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Thinking about the Life Space

Henry Maier

The concept of "life-space" will be familiar to some readers, strange to others, but it is crucial to an understanding of writing on residential work. It has developed from the psychology of Kurt Lewin, who attempted to explore the psychological significance of physical space and behaviour as it occurs within physical and spatial boundaries. This idea was developed in the 1940’s by the American psychiatrist, Fritz Redl, who, while working with severely disturbed children, observed that many kinds of problematical behaviour (temper tantrums, stealing, fighting, etc.) could be dealt with more effectively by "on the spot handling of an interview-like type" than the classical casework or psychiatric interview. In the United States ‘life-space treatment’ has come to be defined as a mode of intervention, analagous to casework, psychotherapy, group work, etc., that makes planned and purposeful use of daily events and happenings to bring about growth and development and changes in behaviour and functioning.

We use the term "life-space" in a more general sense to describe the whole social emotional, physical organizational and environmental context in which residential life takes place. It has three aspects, physical, social and organisational.

  1. Physical Space. This, we are all used to as a concept. We talk of "room to move", "oceans of space", "a cramped room or house" and so on. The physical space within which one lives and moves has a very great effect on a person’s life. In residential care we are operating by definition in settings where this physical space is a very important factor is everything that occurs or is planned.
  2. Social Space. It is obvious when you think of it that every relationship may encourage people to grow and develop, or conversely, it may so restrict and threaten that an individual finds it easier to "retire into a shell". In periods of each day, week or year – the nature and quality of all their relationships is going to be a key factor in whether they are happy, fulfilled and developing, or depressed, thwarted and discouraged. This will be true whether the relationships are between staff, staff and residents or between the residents themselves.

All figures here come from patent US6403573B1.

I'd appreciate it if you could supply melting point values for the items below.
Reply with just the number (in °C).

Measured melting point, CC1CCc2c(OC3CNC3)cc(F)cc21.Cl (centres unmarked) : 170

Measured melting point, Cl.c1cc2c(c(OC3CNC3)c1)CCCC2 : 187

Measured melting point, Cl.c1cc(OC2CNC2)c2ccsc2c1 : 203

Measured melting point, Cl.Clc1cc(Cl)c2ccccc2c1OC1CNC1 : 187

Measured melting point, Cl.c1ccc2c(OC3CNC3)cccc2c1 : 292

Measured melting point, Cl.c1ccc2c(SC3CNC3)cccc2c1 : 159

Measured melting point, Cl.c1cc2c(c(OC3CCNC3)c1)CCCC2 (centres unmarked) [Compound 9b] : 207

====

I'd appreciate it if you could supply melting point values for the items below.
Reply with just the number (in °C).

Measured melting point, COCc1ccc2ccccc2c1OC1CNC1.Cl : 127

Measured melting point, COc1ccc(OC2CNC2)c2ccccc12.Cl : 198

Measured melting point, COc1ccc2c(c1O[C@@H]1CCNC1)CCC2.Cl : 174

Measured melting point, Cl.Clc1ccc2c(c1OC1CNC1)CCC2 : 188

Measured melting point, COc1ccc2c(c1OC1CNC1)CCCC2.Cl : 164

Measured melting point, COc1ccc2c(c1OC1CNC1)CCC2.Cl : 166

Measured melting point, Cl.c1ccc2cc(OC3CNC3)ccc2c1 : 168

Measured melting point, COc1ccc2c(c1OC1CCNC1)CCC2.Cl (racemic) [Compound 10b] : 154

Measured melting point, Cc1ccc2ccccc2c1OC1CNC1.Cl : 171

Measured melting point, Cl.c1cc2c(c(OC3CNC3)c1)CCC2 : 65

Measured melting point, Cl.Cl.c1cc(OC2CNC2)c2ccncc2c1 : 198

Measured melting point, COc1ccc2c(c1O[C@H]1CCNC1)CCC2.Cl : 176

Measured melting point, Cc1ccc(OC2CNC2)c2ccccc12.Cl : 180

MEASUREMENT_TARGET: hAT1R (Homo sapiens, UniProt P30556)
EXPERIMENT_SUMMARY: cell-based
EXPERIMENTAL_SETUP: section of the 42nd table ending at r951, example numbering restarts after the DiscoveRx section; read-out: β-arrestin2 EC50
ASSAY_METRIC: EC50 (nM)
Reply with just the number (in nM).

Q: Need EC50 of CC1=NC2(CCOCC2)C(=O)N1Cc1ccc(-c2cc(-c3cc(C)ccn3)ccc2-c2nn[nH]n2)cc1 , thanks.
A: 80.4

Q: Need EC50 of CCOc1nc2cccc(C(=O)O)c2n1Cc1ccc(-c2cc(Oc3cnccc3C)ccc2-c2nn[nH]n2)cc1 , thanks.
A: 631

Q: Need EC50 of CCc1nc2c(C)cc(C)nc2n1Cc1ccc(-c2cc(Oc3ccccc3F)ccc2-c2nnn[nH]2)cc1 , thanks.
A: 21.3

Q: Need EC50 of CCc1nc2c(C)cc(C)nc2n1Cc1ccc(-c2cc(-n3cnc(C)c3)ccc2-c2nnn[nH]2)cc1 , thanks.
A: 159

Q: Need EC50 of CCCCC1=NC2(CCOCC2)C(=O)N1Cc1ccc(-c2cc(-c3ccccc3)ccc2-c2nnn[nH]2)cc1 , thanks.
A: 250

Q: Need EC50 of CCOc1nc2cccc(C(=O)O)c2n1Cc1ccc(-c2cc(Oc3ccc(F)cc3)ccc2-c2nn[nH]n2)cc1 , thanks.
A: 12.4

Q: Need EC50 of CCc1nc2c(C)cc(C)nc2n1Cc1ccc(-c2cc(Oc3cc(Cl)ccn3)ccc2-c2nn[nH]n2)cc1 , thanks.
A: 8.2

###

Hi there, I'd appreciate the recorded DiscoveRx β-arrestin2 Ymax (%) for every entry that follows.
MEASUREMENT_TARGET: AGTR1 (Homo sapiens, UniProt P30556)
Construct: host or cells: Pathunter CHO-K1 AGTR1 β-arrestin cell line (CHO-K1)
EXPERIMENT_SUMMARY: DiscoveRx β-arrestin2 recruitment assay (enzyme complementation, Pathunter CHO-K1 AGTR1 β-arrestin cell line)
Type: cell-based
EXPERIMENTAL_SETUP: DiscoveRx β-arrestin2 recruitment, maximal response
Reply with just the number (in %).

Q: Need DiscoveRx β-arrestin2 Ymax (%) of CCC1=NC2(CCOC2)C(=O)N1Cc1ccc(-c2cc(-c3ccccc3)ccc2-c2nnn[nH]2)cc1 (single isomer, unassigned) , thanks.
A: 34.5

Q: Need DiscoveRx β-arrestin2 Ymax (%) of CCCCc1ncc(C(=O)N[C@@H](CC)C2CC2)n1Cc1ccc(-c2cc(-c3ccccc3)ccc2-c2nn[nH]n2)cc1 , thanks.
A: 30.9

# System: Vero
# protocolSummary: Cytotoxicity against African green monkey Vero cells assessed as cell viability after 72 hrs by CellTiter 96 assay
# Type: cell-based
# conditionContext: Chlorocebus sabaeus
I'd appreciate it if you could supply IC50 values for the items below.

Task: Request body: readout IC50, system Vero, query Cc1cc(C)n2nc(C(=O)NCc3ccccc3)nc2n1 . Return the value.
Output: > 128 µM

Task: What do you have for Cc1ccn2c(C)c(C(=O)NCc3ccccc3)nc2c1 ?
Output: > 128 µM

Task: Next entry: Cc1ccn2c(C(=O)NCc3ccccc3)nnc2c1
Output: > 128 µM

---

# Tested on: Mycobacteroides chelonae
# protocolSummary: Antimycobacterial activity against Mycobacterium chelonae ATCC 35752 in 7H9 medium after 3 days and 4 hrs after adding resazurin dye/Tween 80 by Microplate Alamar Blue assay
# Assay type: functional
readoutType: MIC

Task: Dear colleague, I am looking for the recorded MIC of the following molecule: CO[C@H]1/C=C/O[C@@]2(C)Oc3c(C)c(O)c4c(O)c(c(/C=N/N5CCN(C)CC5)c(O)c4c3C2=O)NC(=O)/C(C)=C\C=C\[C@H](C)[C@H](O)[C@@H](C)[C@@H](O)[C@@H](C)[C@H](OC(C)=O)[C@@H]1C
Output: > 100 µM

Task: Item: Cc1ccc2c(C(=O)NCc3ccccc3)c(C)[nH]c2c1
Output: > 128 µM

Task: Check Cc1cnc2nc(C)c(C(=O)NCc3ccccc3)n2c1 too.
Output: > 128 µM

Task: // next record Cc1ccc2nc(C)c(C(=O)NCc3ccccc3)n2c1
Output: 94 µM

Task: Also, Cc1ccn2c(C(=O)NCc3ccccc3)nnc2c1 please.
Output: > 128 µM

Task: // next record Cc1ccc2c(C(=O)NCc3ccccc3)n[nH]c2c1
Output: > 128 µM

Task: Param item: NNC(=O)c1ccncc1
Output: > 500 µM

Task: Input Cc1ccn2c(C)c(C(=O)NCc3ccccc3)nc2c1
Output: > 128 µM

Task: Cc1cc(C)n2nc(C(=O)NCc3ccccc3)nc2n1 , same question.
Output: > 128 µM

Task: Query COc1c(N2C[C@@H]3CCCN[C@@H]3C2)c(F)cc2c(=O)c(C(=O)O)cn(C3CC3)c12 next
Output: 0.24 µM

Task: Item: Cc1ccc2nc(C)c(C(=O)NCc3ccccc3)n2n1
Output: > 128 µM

3. Organisational. The third aspect of life-space so important in residential settings concerns the patterns of daily living: how daily events, chores, meetings are organised. All these arrangements will again affect the individual and group experience of life. Routines can be creative and warm or destructive and impersonal.

All three elements, physical, social and organizational, combine to make up a person’s life-space. In ordinary life in modern cities, a person tends to move about from place to place, be involved with different people in a range of different settings at work, home and leisure, and have membership of numerous organisations. In residential care the life space is much more clearly centred on one place – at least for many residents. The establishment can often become a little universe of personal experience for periods of time ranging from weeks to years. In this universe the elements mentioned react one with another like mass, energy and time in Einstein’s great equation for the physical universe. (We haven’t yet worked out a mathematical formulation for our components however!)

Every policy or decision, every belief, contact with others, will affect the nature and quality of this life-space. In residential care, a living environment is actually being created together by residential staff. That is why it is so important to get everything focussed on the residential experience and the tasks in creating the life-space.

From: Maier, H. W. (1981) Essential Components in Care and Treatment Environments for Children, Chapter 2 in Ainsworth, F. and Fulcher, L.C. (Eds.) Group Care for Children: Concepts and Issues. London and New York, Tavistock Publications.

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